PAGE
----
Campus competition

The college admissions process is notoriously competitive, and universities are becoming more selective as the pool of qualified candidates continues to grow. It’s not only the most prestigious schools that are becoming harder to get into; it’s across the board. “Everybody is affected by this more competitive admissions landscape,” says Bari Norman, co-founder and president of Expert Admissions, a college and graduate school advisory firm. “Everything is much more competitive than it was even five years ago.”

At the same time, schools are competing to attract students, and cutting-edge facilities can help sway prospects.

Families go on college tours and see impressive new facilities – whether it’s a science center or a gym or a student center – and if another school’s facilities appear tired and old by comparison, they’ll notice, Norman says. “That definitely registers with them,” she says. “Whether or not it’s a deal breaker is an individual thing.”

Research facilities and lab space are particularly important to STEM studies, and an outdated facility can give the impression that a program might not have access to cutting-edge resources. “I’ve had students go visit one top Ivy League school, and then go visit another top Ivy League school, and very clearly the facilities and the opportunities just don’t match,” Norman says. All things equal otherwise, “they’ll pick the one that seems more developed, more up to date, for their particular interests,” Norman says.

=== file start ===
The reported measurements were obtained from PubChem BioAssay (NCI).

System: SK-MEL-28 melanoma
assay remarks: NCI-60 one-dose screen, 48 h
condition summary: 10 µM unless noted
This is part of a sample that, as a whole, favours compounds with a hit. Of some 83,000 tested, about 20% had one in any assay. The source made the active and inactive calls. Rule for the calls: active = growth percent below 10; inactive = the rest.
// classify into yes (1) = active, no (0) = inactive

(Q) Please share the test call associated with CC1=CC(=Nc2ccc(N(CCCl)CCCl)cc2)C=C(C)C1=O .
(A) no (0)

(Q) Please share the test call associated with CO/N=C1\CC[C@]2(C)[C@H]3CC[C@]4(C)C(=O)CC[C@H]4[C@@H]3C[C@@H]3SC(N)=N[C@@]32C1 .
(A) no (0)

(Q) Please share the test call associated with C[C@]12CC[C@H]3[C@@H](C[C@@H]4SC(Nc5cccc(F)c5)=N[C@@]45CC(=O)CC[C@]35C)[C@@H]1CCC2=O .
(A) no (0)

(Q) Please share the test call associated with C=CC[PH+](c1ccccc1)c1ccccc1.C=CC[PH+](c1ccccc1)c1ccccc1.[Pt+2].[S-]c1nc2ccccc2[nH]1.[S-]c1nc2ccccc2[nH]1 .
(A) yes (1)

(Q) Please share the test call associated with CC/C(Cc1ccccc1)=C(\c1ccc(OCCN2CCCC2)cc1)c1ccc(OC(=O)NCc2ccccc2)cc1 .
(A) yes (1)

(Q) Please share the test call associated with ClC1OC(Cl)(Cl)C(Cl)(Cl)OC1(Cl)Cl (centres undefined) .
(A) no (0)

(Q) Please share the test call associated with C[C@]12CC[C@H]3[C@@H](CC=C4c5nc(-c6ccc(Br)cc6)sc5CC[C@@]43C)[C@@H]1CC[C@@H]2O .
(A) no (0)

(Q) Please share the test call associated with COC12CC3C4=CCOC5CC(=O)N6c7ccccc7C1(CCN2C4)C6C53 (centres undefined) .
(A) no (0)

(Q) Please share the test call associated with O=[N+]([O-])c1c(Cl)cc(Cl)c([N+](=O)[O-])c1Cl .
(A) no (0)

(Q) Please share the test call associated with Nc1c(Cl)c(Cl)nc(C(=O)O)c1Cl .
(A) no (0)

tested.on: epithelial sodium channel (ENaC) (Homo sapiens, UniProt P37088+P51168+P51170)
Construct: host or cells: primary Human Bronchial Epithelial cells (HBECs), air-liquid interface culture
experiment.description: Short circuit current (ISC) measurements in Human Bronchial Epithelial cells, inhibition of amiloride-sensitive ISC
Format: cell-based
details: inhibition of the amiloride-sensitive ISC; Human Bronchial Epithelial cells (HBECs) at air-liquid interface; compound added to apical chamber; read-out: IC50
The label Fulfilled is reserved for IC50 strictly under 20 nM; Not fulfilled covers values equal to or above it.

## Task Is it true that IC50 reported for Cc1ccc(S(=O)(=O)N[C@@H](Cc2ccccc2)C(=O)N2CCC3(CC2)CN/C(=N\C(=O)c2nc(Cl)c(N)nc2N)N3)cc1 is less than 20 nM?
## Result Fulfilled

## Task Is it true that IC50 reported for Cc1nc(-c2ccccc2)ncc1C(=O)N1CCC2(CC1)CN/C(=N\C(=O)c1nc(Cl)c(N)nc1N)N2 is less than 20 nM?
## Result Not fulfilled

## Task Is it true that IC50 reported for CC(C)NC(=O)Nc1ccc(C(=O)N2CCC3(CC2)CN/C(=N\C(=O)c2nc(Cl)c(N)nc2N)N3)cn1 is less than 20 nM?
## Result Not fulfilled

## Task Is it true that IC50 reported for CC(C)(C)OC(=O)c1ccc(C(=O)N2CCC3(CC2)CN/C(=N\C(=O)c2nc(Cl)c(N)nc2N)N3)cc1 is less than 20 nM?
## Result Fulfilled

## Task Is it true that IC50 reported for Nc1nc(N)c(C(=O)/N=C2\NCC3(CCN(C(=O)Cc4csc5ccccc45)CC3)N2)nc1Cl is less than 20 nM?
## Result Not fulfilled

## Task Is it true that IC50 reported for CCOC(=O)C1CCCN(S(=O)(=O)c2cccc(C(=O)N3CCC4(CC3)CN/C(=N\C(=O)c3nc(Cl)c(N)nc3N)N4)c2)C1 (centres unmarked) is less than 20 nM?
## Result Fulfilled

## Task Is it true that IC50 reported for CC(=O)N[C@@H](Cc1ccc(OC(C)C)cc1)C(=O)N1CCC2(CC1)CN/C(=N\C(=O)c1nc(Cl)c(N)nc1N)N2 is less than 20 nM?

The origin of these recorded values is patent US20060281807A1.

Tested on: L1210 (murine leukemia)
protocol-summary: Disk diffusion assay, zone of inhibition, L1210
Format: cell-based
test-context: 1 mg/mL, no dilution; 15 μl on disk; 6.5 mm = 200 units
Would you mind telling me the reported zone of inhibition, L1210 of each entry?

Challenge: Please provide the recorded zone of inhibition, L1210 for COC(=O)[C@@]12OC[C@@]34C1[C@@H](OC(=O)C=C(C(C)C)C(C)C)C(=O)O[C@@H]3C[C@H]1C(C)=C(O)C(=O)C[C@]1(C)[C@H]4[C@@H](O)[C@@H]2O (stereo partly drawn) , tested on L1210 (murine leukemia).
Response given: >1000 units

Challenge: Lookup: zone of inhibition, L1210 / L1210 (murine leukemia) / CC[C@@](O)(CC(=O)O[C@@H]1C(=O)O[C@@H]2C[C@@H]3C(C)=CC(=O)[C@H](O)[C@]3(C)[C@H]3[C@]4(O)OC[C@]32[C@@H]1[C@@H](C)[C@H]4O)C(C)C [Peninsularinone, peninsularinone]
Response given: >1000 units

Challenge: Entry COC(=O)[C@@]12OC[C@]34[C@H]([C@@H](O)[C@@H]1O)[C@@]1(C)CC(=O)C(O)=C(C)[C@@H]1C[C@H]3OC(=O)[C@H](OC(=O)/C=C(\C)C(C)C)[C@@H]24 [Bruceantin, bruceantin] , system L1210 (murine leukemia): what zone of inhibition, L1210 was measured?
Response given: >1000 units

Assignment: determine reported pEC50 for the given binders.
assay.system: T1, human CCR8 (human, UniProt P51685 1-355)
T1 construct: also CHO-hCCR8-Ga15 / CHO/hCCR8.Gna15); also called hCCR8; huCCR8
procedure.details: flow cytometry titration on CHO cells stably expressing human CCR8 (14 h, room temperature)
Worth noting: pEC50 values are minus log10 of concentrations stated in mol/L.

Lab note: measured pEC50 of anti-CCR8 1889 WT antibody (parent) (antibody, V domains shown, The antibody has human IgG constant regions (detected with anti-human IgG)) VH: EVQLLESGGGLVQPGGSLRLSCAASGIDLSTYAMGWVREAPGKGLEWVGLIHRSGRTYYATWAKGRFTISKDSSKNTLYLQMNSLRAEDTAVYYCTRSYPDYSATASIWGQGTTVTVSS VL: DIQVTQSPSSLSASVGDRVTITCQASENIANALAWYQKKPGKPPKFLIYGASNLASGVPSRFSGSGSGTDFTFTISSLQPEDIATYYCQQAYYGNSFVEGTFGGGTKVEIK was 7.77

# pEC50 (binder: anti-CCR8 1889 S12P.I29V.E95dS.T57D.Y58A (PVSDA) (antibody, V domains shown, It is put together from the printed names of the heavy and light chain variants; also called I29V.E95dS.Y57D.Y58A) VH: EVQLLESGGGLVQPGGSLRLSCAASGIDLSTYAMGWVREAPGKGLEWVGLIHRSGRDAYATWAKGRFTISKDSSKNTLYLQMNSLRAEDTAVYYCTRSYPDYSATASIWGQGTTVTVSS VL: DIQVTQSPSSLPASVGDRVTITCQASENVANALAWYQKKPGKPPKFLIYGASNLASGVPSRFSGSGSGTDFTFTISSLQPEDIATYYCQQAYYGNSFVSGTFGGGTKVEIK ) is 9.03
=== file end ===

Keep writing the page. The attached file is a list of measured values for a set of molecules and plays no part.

As record-breaking numbers of students apply to colleges and universities, campus construction projects are accelerating.

In 2014, colleges and universities spent $9.8 billion on the construction of new facilities, building additions and renovations, according to Dodge Data & Analytics, a market-research firm that specializes in construction industry data. That’s up 20% from 2013, when the tally was $8.2 billion. In terms of square footage, construction volume at colleges and universities grew by 15% to 20.5 million square feet (compared to 17.8 million square feet in 2013).

The industry is still shy of its 2008 peak ($10.2 billion and 26.3 million square feet), but the gap is closing.

EYP has seen growth in STEM projects, in particular, over the last five years. "Year over year, if you look at the projects we're designing, STEM building continues to accelerate for us over almost all of our other project types. It's still a huge opportunity," Kamal says.

From STEM labs and research centers to maker spaces and entrepreneurial studios – schools are transforming. "It's a really fertile time, especially for higher education, to be reimagining and rethinking how they're going to be delivering education," Thaler says.

Copyright © 2015 IDG Communications, Inc.